Olarewaju Alale is just one out of many Nigerians who have fallen victim to fraudulent withdrawal from their bank accounts after their hard-earned money suddenly disappeared from their bank accounts.
A visit to official social media handles of any deposit money bank, and even the Central Bank of Nigeria (CBN), will convince any die-hard believer that cyber scam is real and that unsuspecting customers of banks are daily losing their savings in banks’ custody to fraudsters.
While the banks and even CBN are accused of not being prompt in resolving customers’ complaints, both entities are equally accused of never taking action at all in some cases, leaving the customers to bear losses for faults traceable to the banks.
“That experience I have is very bad; that money affected me a lot; I won’t lie to you,” Alale told our correspondent as he narrated his ordeal which happened over two years ago. “Till now, I am still on it, pushing today, tomorrow and nothing has been done,” he wailed.
According to him, the total amount of the money fraudulently withdrawn from his account which he did not initiate or authorised was N700,000 of which the bank has recovered N409,500.
“But for them (bank) to push the recovered N409,500 to my account is still a problem. They said I should get a court order, which I did.” I sent the court order to Zenith Bank since yet the money has not been refunded to my account, he said.
Alale explained that the money was removed from his account at about 12:05 am on that unfaithful night. “The money was moved from my account. The first alert I got was N500,000 and the others were in smaller bits but before I could block the account the whole money was gone,” he narrated.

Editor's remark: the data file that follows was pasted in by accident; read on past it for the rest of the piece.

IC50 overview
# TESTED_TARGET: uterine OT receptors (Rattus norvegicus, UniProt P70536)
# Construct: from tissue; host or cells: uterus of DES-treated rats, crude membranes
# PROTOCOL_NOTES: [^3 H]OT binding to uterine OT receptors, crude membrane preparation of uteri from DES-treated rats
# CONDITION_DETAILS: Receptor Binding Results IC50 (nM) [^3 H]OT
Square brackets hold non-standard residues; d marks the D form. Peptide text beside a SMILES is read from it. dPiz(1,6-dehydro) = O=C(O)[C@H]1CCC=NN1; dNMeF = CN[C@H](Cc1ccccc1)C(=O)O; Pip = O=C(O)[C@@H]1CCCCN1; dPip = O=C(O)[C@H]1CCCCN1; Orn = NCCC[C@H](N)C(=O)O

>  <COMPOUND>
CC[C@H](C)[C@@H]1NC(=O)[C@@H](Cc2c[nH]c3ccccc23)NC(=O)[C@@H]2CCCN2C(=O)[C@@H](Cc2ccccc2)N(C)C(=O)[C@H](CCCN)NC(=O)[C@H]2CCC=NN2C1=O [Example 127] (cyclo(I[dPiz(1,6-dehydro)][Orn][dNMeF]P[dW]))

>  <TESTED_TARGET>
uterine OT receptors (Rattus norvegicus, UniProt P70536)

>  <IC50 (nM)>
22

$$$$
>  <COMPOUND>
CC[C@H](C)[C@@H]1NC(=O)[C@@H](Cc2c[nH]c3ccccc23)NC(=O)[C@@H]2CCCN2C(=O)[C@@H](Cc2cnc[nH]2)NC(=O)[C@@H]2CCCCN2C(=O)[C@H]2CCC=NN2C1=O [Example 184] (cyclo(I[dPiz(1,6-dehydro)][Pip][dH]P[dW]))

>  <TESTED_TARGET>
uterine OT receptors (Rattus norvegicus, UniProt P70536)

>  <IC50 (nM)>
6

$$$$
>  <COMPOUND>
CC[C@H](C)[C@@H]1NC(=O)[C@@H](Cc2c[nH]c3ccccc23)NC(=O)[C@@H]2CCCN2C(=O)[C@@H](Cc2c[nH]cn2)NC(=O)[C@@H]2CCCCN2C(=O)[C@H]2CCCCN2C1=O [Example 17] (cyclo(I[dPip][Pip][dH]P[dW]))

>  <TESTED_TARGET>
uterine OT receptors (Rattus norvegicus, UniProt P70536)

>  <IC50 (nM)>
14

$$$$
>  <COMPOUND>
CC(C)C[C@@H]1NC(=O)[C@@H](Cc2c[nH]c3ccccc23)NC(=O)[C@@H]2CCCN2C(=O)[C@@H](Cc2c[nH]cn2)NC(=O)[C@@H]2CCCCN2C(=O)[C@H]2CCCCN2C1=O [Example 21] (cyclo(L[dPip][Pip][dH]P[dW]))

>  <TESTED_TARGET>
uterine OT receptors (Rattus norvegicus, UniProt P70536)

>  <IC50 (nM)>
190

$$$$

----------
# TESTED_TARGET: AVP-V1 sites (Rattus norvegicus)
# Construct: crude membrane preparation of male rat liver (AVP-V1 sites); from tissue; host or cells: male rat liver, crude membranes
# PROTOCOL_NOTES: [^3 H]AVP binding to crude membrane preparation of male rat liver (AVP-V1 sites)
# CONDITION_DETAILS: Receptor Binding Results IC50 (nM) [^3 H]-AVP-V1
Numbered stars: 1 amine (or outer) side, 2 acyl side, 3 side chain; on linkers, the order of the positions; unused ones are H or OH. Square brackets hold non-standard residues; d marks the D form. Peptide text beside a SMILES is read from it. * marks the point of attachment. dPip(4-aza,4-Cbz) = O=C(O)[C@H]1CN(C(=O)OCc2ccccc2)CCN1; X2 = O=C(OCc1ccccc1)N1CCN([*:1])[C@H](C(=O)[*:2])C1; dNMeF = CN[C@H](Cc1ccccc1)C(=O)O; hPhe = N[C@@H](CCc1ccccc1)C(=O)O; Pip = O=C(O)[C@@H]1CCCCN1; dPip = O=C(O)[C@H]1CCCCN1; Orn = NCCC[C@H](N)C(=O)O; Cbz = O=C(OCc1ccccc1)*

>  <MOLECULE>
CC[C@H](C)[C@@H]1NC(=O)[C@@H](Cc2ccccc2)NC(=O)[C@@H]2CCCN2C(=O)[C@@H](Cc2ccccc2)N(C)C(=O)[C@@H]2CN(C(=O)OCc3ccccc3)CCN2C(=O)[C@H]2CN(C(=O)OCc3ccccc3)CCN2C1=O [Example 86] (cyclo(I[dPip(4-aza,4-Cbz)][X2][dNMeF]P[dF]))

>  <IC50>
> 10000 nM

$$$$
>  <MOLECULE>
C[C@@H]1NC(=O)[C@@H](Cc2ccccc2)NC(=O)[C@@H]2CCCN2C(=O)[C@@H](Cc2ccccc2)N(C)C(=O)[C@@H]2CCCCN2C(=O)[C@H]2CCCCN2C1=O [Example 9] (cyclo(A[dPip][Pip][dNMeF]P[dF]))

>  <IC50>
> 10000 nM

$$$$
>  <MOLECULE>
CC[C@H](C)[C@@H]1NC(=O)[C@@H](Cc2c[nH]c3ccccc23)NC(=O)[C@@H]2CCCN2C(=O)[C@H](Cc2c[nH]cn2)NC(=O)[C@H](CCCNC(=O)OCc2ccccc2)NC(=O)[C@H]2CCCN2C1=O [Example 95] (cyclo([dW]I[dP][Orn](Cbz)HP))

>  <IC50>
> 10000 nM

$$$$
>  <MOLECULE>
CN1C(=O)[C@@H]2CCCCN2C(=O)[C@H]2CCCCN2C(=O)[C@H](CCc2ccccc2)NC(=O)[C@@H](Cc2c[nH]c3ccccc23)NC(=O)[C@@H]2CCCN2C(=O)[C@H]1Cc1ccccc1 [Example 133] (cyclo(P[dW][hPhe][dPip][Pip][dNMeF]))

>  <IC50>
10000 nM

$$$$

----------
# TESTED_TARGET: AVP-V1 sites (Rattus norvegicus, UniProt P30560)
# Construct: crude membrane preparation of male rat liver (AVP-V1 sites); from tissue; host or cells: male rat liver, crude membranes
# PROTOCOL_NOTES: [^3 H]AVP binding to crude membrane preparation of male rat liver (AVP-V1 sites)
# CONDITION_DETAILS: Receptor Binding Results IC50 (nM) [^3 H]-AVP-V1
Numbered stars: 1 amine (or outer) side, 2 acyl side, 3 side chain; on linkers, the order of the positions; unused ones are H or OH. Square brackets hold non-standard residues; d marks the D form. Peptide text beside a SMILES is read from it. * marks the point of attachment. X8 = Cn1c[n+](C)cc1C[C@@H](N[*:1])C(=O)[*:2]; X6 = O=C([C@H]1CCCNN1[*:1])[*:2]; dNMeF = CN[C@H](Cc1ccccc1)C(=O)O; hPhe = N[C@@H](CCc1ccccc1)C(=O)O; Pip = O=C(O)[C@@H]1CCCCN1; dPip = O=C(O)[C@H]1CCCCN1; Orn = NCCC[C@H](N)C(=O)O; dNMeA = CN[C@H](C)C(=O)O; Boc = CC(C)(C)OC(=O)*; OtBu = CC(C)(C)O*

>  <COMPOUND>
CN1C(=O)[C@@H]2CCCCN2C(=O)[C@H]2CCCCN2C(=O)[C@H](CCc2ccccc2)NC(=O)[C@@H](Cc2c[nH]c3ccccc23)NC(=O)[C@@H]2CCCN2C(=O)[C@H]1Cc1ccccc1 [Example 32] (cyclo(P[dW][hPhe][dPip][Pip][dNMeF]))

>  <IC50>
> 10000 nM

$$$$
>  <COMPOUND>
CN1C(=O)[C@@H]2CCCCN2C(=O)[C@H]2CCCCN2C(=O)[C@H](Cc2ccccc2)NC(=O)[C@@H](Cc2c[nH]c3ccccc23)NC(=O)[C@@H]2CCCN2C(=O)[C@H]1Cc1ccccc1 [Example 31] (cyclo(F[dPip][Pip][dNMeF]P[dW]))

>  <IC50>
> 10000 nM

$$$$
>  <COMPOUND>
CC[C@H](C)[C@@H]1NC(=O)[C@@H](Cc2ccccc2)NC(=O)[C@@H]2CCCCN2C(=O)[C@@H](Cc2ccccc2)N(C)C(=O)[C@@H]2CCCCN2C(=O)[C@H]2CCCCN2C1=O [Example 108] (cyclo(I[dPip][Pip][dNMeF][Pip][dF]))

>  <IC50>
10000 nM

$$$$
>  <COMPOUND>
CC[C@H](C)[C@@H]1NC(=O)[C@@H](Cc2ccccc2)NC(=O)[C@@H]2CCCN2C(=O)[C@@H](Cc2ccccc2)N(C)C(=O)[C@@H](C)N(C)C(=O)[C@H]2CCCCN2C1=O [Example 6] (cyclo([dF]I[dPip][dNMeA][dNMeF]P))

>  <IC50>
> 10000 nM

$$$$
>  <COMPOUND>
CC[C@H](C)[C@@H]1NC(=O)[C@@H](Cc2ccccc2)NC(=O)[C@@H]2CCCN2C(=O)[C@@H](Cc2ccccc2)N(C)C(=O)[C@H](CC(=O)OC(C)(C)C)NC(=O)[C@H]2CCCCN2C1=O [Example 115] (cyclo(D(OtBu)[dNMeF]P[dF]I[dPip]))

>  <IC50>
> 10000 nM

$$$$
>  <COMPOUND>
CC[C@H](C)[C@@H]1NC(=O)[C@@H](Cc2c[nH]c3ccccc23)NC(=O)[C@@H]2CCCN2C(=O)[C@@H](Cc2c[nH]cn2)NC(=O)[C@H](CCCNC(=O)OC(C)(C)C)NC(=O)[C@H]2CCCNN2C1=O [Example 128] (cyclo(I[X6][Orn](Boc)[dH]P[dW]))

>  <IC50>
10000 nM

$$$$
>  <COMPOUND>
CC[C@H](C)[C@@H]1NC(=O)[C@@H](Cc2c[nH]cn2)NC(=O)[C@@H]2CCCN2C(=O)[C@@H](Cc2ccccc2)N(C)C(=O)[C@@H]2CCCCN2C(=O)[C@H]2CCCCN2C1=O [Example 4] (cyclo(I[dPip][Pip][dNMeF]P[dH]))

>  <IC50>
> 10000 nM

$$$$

He recalled that a week before the incident, he had an issue which he reported to Zenith Bank. It was that he wanted to buy something online and to pay through his mobile app but discovered that he could not authenticate payment anymore through the use of fingerprints.
According to him, when he got to one of the Zenith Bank branches at Isaac Jones at Ikeja, Lagos, the bank customer care who attended to him had to uninstall the bank’s app on his phone and reset his account as that was the only solution they said could solve his problem.
Some days later, the unauthorised withdrawal took place. Though he was able to trace the transfer to a Wema Bank account, where the bulk of the money was pushed, and a Zenith Bank account where about N40,000 was also pushed. However, the matter has been a case of come today; come tomorrow, Alale said.
“The sum of N409,500 was recovered out of the N500,000 sum in question. This amount is due to be refunded from Chippercash upon presentation of a required court order in respect of the fraud. Recall that this requirement had been communicated to you which you confirmed yesterday 29/12/2020 that you are working to procure the order from Ogun state since courts in Lagos are currently not obliging you.
“Kindly note that we are eager to proceed immediately as you provide the court order as earlier instructed,” Innocent Molokwu, Branch Manager at Zenith Bank, Apapa Road Ebute Metta, Lagos, confirmed the incident in an email sent to Alale.
Cyber-attack is a life-long profession of some dubious people, which others must find a way to mitigate, the Director of Sustainability at Prunedge, Ayodele Ajayi, told our correspondent.